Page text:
Crazy electrical problem

I recently completely re-wired a small house. All new wire, outlets, switches, breaker box & breakers and most of the light fixtures. Everything worked fine when I was done about a month ago. Today, I noticed that the furnace wasn't running. Also discoverd that neither the frig or the washing machine would run (anything with a 110 V motor). The deep well pump runs fine (220V) and for some reason, so will a small canister vacum but when I start that, the kitchen light gets brighter (different circuit too). I started checking voltages at the main breaker box and found a hugh difference in voltage between the two legs, like 155 / 85. It doesn't seem to matter how many circuits are turned on . I turned off everything except for a single circuit that powers 2 - 100W. light bulbs and the same result. I suspected a loosed feed wire in the main box but didn't find anything. I am at a loss on this one. Please help if you can.
bruce
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Somewhere there is a loose or unhooked neutral wire. It could be at the main box or the wires comming in from the power company. Pull the main braker and check on the power company side of it to see if you are getting 120 volts on each side of the neutral and hot wires. If not then call the power company and have them check the incomming wires.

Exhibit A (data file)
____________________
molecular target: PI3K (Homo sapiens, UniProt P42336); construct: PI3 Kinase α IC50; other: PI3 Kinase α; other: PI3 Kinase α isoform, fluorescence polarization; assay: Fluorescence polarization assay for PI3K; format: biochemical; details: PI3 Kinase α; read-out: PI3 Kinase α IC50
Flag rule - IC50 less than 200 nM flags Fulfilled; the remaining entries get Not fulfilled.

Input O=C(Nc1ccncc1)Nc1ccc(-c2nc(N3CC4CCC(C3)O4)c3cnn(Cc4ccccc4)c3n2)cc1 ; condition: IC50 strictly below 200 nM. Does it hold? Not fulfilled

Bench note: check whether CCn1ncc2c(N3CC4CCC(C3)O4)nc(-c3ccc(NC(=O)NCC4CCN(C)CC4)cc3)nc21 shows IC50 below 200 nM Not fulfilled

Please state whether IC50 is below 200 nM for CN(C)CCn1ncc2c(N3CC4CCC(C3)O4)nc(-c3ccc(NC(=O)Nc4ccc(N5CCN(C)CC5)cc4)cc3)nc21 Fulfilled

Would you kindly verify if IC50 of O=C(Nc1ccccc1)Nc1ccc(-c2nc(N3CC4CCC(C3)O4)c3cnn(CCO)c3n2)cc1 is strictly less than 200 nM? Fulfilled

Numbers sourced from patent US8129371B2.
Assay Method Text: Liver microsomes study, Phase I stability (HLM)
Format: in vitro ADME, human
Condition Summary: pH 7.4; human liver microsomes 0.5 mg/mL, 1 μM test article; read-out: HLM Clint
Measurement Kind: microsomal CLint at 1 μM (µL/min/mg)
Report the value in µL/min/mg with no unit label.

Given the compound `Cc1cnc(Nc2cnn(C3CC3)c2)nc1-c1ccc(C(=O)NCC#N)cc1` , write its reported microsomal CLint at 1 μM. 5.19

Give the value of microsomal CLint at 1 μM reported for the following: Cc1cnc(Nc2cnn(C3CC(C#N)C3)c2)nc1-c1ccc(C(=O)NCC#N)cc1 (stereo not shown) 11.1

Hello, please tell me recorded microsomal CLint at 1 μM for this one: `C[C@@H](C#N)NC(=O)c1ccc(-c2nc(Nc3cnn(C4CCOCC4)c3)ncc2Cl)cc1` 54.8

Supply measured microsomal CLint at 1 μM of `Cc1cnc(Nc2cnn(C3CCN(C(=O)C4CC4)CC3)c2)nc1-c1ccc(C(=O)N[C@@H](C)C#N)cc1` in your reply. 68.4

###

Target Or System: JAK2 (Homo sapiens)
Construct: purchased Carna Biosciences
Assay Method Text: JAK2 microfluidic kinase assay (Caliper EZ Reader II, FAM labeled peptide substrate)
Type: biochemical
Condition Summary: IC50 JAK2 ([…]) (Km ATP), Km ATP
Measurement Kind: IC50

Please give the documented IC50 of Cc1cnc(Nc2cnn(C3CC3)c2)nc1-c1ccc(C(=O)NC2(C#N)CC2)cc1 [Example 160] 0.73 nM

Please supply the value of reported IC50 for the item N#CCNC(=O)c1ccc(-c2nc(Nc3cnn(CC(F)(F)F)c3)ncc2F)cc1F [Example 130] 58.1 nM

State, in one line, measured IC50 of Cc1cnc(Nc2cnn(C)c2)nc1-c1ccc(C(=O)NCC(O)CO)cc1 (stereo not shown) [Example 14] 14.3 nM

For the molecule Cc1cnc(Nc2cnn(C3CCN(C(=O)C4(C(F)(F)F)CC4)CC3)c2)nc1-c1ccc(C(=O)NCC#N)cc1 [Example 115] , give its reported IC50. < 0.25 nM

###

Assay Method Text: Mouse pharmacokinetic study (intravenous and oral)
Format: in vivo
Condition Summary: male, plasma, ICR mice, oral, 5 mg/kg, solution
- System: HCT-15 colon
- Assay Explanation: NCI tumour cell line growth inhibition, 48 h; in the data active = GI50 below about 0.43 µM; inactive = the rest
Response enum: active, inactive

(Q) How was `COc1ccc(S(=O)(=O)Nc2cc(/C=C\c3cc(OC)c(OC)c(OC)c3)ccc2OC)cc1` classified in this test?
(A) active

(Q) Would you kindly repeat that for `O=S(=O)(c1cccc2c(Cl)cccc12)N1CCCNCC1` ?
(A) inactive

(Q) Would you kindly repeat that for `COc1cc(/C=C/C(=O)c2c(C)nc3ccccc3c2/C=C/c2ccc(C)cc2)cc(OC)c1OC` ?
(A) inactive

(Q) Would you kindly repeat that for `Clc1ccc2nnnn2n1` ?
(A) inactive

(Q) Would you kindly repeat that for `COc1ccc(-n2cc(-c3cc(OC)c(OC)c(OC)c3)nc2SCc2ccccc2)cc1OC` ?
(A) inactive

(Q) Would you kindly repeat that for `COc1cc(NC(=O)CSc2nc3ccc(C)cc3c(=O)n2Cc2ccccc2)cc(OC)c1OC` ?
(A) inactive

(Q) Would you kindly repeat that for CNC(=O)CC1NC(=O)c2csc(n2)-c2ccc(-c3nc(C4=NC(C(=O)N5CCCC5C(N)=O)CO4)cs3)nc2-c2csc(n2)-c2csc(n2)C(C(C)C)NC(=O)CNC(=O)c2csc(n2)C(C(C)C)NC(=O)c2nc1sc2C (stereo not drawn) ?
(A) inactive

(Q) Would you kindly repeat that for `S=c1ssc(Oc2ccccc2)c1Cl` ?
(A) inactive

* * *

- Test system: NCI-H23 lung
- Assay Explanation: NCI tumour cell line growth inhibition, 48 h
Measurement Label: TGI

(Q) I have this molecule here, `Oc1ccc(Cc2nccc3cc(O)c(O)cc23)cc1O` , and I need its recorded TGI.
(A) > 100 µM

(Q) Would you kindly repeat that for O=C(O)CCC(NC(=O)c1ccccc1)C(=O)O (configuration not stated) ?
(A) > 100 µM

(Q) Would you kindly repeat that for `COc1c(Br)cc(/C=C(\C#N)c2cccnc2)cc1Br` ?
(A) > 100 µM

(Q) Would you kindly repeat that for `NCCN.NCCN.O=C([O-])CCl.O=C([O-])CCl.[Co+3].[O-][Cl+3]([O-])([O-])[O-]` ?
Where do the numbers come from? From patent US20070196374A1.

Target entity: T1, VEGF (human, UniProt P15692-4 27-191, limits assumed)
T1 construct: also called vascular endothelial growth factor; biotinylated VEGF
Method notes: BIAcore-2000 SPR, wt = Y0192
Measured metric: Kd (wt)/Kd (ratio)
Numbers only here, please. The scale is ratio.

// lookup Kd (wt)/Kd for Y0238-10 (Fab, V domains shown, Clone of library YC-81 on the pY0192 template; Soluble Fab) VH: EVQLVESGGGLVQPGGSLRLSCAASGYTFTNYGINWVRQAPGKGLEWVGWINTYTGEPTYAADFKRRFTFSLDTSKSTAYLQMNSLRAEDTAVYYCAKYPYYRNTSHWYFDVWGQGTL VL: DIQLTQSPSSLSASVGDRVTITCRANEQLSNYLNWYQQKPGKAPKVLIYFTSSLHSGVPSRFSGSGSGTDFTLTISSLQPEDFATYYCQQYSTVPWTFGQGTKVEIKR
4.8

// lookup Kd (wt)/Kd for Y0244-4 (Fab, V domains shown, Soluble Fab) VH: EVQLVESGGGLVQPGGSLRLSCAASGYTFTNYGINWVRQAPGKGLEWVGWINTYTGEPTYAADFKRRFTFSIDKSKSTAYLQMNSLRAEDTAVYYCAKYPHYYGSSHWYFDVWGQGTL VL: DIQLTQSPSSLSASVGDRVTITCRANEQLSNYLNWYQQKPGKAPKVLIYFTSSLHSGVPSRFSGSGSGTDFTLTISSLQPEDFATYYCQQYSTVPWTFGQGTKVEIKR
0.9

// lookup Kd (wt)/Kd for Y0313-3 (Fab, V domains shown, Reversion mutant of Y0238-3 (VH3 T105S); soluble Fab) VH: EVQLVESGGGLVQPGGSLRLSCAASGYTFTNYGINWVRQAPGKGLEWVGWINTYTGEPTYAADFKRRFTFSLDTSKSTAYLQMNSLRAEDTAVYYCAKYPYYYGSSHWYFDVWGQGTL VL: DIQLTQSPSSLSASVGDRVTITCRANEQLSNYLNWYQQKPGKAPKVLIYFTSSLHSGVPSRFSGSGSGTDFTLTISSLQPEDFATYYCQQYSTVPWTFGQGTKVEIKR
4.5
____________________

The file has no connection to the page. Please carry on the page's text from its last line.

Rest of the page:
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Bruce wrote:

Darn. I've been around for a few years and have never come across that kind of problem. What are the voltages on each side of the main? What is the incoming voltages with the main flipped off? What are the voltages to both neutral and to a ground? If they're still weird, I wonder if the power company might have a bad transformer up on a pole, or if one of your neighbors decided to do some creative wiring of some kind on the same transformer.
Please, follow up to this with your explorations and the eventual solution. In the meantime, you're sure right to keep everything cut off.
Nonnymus
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This is a potentially dangerous situation, so I wouldn't waste any time repairing it. At your service, your neutral and house ground should be tied together. If you are not reading 120 volt to ground from each hot leg at that location, you have an open neutral on the street side of your panel, possibly at the utility company transformer or in the meter box

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Bruce wrote:

Definitely sounds like a loose neutral. This is dangerous because in combination with other failures it can potentially leave you with a live ground. Also I believe it can give you strange voltages on your 120v circuits, higher or lower than it should be.
This newsgroup has sufficiently frightened me of this situation. I would fix it now.
--
Thank you,



"Then said I, Wisdom [is] better than strength: nevertheless the poor man\'s